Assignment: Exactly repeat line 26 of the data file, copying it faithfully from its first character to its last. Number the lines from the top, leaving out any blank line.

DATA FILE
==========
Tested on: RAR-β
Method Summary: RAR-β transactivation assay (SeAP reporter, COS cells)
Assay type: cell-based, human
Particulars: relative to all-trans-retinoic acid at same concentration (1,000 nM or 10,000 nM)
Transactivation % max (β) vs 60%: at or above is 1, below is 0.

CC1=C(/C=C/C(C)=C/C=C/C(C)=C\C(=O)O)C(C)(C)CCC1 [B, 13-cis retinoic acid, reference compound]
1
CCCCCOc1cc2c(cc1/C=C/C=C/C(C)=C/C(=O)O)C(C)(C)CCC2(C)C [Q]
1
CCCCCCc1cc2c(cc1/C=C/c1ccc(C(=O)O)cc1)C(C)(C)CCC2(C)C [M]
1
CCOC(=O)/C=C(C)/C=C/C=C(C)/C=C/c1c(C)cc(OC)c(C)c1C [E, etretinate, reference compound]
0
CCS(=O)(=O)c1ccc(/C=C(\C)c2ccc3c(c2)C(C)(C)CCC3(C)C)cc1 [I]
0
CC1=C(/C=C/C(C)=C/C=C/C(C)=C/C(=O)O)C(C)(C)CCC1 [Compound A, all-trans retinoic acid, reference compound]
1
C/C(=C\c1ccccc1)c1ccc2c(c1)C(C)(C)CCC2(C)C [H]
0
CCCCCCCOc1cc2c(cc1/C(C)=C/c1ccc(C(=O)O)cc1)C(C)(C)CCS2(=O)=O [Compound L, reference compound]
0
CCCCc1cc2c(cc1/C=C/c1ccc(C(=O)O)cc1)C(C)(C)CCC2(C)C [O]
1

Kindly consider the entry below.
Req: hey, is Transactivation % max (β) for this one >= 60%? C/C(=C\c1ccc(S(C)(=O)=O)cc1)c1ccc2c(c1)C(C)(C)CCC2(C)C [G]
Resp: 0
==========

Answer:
Resp: 0